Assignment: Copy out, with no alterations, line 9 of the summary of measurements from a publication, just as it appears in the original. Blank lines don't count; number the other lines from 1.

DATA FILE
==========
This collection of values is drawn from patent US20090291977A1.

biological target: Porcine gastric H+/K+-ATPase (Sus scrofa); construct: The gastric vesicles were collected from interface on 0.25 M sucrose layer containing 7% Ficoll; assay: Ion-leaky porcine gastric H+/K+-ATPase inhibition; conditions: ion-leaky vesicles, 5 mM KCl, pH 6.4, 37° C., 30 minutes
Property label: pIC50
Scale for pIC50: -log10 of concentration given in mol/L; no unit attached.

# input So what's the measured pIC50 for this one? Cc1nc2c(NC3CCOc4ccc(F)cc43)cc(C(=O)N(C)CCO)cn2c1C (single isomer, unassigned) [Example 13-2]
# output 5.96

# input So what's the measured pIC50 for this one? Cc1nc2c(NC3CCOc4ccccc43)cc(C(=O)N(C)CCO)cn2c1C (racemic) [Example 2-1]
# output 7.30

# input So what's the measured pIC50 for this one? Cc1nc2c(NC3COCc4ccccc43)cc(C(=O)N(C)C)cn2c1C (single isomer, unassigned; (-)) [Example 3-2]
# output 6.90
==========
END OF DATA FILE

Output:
# input So what's the measured pIC50 for this one? Cc1nc2c(NC3COCc4ccccc43)cc(C(=O)N(C)C)cn2c1C (single isomer, unassigned; (-)) [Example 3-2]